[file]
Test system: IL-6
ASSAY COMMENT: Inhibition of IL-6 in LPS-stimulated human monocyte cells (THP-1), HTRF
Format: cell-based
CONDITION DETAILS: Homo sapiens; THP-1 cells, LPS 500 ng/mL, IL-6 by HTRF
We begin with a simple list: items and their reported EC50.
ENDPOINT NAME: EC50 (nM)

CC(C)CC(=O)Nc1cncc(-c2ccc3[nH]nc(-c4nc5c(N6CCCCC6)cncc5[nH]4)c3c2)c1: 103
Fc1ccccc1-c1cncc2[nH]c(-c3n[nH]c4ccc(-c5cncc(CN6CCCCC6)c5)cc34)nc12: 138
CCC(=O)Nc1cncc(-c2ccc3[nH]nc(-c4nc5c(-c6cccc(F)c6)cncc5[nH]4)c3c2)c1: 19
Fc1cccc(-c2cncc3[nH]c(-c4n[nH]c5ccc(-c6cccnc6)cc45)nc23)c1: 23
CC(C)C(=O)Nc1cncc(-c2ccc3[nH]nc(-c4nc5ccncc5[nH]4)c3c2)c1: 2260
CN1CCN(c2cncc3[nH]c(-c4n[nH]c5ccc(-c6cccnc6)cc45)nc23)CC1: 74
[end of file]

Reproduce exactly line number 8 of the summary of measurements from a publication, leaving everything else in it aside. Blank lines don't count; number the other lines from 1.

Fc1ccccc1-c1cncc2[nH]c(-c3n[nH]c4ccc(-c5cncc(CN6CCCCC6)c5)cc34)nc12: 138